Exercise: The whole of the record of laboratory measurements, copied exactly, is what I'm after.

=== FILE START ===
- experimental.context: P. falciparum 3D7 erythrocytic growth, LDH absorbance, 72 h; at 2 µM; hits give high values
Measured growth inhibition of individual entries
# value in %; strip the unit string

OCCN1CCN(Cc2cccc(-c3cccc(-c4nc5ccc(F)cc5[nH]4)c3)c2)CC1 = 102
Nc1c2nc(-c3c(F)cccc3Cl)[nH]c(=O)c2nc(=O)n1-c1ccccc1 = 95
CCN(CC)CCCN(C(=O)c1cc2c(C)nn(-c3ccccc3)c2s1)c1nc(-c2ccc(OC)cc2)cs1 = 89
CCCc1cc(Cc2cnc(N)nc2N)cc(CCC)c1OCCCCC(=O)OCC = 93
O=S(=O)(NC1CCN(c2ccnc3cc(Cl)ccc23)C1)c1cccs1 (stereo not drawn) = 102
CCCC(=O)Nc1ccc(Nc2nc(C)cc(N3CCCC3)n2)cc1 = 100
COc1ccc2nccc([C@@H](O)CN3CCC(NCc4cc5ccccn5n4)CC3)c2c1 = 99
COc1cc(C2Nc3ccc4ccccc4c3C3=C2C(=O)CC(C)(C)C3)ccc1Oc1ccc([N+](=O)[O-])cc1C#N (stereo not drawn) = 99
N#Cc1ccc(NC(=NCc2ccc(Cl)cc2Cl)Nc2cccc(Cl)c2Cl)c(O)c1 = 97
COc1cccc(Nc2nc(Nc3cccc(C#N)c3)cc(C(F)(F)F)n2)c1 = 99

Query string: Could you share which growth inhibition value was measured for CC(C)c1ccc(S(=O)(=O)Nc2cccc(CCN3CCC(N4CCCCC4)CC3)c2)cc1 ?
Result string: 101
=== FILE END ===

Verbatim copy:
- experimental.context: P. falciparum 3D7 erythrocytic growth, LDH absorbance, 72 h; at 2 µM; hits give high values
Measured growth inhibition of individual entries
# value in %; strip the unit string

OCCN1CCN(Cc2cccc(-c3cccc(-c4nc5ccc(F)cc5[nH]4)c3)c2)CC1 = 102
Nc1c2nc(-c3c(F)cccc3Cl)[nH]c(=O)c2nc(=O)n1-c1ccccc1 = 95
CCN(CC)CCCN(C(=O)c1cc2c(C)nn(-c3ccccc3)c2s1)c1nc(-c2ccc(OC)cc2)cs1 = 89
CCCc1cc(Cc2cnc(N)nc2N)cc(CCC)c1OCCCCC(=O)OCC = 93
O=S(=O)(NC1CCN(c2ccnc3cc(Cl)ccc23)C1)c1cccs1 (stereo not drawn) = 102
CCCC(=O)Nc1ccc(Nc2nc(C)cc(N3CCCC3)n2)cc1 = 100
COc1ccc2nccc([C@@H](O)CN3CCC(NCc4cc5ccccn5n4)CC3)c2c1 = 99
COc1cc(C2Nc3ccc4ccccc4c3C3=C2C(=O)CC(C)(C)C3)ccc1Oc1ccc([N+](=O)[O-])cc1C#N (stereo not drawn) = 99
N#Cc1ccc(NC(=NCc2ccc(Cl)cc2Cl)Nc2cccc(Cl)c2Cl)c(O)c1 = 97
COc1cccc(Nc2nc(Nc3cccc(C#N)c3)cc(C(F)(F)F)n2)c1 = 99

Query string: Could you share which growth inhibition value was measured for CC(C)c1ccc(S(=O)(=O)Nc2cccc(CCN3CCC(N4CCCCC4)CC3)c2)cc1 ?
Result string: 101